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Why Tom Golisano Believes in Ave Maria University

By Deal W. Hudson, Ph.D.
February 23rd, 2010
Inside Catholic (www.insidecatholic.com)

Some Catholic bloggers have wrongfully questioned the solid pro-Life credentials of Ave Maria University

WASHINGTON, DC (Inside Catholic) - Last November 5, 2009, Ave Maria University celebrated a generous gift of $4 million from Tom Golisano, chairman of Paychex, the second largest payroll processor in the United States. Given that Golisano is the owner of the Buffalo Sabres hockey team and Buffalo Bandits lacrosse team, his gift will go to build a field house, where the school will hold wellness programs and where its sports teams will compete.

Golisano is a well-known public figure in New York, having run three times for governor on the Independent Party ticket. Most recently, he moved to Florida to protest the high state taxes in New York.

Some of Golisano's political affiliations and statements have led to criticism of AMU for accepting his gift. The controversy erupted immediately after the November 5 event and culminated in an article in The Wanderer on January 28. The piece questioned the relationship between Golisano and the university -- it was titled, "AMU Patron Golisano… Super Generous to Anti-Life Dems."

The Wanderer cites three main pieces of evidence to back its criticism:
1. a 1994 New York Times article in which Golisano describes himself as pro-choice;
2. a $1 million donation to the 2008 Democratic National Convention; and
3. his millions in support of the William J. Clinton Foundation.

At their board meeting in November, shortly after the controversy began, AMU's board and committees discussed the Golisano gift. According to Paul Roney, the school's chief financial officer, members of the board asked the administration to further verify its initial understanding of Golisano's pro-life position.

Following the meeting, the administration was "satisfied" that the New York Times article was inaccurate and that Golisano was indeed pro-life; this was then conveyed to the board. Among those present at the meeting were Adam Cardinal Maida, Rev. Benedict Groeschel, Ambassador Michael Novak, and board chairman Michael Timmis. The issue was not brought up again at the February board meeting, other than to report on the recent groundbreaking ceremony for the field house.

AMU president Nick Healy told me that the board had relied on what Golisano had personally confirmed, but "since we continued to receive criticism, we decided to ask him to put it in writing." Golisano readily agreed -- "there was no resistance to that." Golisano sent a letter to Monaghan, AMU's chancellor, dated December 3, 2009. In it, he claimed the New York Times misinterpreted him as being "pro-choice." "I am pro-life now and have always been pro-life," Golisano said. "I believe a woman's 'right to choose' ends when sexual activity results in pregnancy. Hence, I do not believe that a woman should have a right to an abortion."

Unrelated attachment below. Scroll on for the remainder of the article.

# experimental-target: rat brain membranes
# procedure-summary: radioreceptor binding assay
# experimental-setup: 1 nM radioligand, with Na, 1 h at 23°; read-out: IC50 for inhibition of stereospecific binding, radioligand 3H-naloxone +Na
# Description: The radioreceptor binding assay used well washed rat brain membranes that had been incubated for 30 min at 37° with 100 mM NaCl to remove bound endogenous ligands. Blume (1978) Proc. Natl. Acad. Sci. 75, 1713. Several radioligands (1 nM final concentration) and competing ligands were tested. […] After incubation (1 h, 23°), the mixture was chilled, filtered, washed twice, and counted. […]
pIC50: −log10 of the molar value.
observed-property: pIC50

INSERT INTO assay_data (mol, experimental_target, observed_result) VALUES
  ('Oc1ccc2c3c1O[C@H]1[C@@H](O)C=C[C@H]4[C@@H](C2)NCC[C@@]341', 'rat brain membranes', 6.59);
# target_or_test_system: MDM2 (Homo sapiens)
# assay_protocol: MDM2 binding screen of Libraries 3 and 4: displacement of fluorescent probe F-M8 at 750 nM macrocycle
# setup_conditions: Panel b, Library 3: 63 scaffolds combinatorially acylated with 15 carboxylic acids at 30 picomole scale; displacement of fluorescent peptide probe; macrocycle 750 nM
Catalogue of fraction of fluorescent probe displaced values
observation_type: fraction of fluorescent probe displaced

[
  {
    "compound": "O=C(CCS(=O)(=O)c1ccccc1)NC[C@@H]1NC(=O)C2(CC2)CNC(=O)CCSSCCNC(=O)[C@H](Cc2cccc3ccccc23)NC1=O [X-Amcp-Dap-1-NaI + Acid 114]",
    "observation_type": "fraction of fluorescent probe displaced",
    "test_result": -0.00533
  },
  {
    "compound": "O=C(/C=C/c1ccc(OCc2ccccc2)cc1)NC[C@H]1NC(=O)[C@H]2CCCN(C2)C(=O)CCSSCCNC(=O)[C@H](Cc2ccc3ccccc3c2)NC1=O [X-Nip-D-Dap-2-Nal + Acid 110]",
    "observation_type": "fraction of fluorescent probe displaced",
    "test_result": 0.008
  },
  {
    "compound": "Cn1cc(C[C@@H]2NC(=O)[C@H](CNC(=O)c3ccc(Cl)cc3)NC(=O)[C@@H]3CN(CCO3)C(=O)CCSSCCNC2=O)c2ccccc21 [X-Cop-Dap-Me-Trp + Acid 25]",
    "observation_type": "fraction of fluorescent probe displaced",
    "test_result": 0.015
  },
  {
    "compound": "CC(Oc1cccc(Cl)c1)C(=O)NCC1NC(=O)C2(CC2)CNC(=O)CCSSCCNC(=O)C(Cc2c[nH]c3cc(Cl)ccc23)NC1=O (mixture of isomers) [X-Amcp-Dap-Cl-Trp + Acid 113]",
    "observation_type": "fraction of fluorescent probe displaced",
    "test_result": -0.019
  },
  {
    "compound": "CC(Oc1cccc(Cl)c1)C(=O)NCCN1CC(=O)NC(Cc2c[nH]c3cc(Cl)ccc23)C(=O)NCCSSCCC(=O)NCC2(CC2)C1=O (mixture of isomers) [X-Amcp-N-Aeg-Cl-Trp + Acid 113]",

Golisano's public declaration of his pro-life convictions was enough to convince Patrick Reilly, president of the Cardinal Newman Society:

"I am relieved and grateful that Mr. Golisano has publicly opposed legalized abortion. This is the best possible outcome of a situation that helps demonstrate the importance of Catholic institutions refusing honors for public opponents of fundamental Catholic teachings and avoiding even the appearance of compromising Catholic identity."

Deacon Keith Fournier, writing at Catholic Online, defended AMU against what he considered "petty, vicious attacks."Fournier further explained:

"It appears that Mr. Golisano, like most of us reading this article, is a work in progress. His long life reveals that he held some positions in the past which do not comport with those which he holds today. Some within certain segments of the Catholic blogging community were only too eager to point out those positions of the past."

One thing about Tom Golisano is very clear: Through his B. Thomas Golisano Foundation, he has been a generous philanthropist. He has donated more than 6 percent of his net worth ($1.3 billion) to charity. Much of his wealth has gone to universities, health care, Catholic education, science education, and services for people with developmental disabilities. (Golisano has a handicapped son himself.)

It's unfortunate that some Catholic bloggers have used their disagreements with AMU over Golisano to cast doubts on Tom Monaghan's and the university's pro-life credentials. Whatever one might think about Monaghan, his commitment to the protection of innocent life is beyond reproach. His perseverance in the face of a boycott against Domino's Pizza by pro-abortion activists is a matter of public record.

So all of that leaves us here: Tom Golisano, a pro-life Catholic, gave $4 million to Ave Maria University, a pro-life Catholic college. What's so bad about that?

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Deal W. Hudson is the director of InsideCatholic.com and the author of Onward, Christian Soldiers: The Growing Political Power of Catholics and Evangelicals in the United States (Simon and Schuster).

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